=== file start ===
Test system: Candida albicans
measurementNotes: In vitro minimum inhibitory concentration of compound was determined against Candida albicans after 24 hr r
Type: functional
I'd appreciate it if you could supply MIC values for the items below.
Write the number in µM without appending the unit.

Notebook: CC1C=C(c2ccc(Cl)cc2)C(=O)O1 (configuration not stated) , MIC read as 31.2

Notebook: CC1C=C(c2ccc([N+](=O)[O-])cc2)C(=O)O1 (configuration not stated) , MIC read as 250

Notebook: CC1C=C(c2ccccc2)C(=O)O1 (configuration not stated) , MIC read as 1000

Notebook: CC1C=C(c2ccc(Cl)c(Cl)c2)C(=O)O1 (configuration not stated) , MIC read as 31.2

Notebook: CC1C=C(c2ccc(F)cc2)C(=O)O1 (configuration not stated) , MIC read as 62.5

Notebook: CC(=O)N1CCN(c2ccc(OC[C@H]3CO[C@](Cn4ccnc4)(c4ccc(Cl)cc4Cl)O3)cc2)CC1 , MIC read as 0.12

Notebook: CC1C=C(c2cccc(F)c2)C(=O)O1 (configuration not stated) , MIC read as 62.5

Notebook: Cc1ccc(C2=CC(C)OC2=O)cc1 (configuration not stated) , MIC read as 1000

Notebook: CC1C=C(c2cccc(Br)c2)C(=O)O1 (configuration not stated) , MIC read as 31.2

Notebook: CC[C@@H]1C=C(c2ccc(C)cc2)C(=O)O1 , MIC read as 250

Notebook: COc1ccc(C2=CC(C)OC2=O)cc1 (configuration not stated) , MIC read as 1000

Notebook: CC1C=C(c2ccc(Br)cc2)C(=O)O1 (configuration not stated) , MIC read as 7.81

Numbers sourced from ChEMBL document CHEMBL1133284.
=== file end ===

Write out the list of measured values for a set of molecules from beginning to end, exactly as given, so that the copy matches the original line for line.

Test system: Candida albicans
measurementNotes: In vitro minimum inhibitory concentration of compound was determined against Candida albicans after 24 hr r
Type: functional
I'd appreciate it if you could supply MIC values for the items below.
Write the number in µM without appending the unit.

Notebook: CC1C=C(c2ccc(Cl)cc2)C(=O)O1 (configuration not stated) , MIC read as 31.2

Notebook: CC1C=C(c2ccc([N+](=O)[O-])cc2)C(=O)O1 (configuration not stated) , MIC read as 250

Notebook: CC1C=C(c2ccccc2)C(=O)O1 (configuration not stated) , MIC read as 1000

Notebook: CC1C=C(c2ccc(Cl)c(Cl)c2)C(=O)O1 (configuration not stated) , MIC read as 31.2

Notebook: CC1C=C(c2ccc(F)cc2)C(=O)O1 (configuration not stated) , MIC read as 62.5

Notebook: CC(=O)N1CCN(c2ccc(OC[C@H]3CO[C@](Cn4ccnc4)(c4ccc(Cl)cc4Cl)O3)cc2)CC1 , MIC read as 0.12

Notebook: CC1C=C(c2cccc(F)c2)C(=O)O1 (configuration not stated) , MIC read as 62.5

Notebook: Cc1ccc(C2=CC(C)OC2=O)cc1 (configuration not stated) , MIC read as 1000

Notebook: CC1C=C(c2cccc(Br)c2)C(=O)O1 (configuration not stated) , MIC read as 31.2

Notebook: CC[C@@H]1C=C(c2ccc(C)cc2)C(=O)O1 , MIC read as 250

Notebook: COc1ccc(C2=CC(C)OC2=O)cc1 (configuration not stated) , MIC read as 1000

Notebook: CC1C=C(c2ccc(Br)cc2)C(=O)O1 (configuration not stated) , MIC read as 7.81

Numbers sourced from ChEMBL document CHEMBL1133284.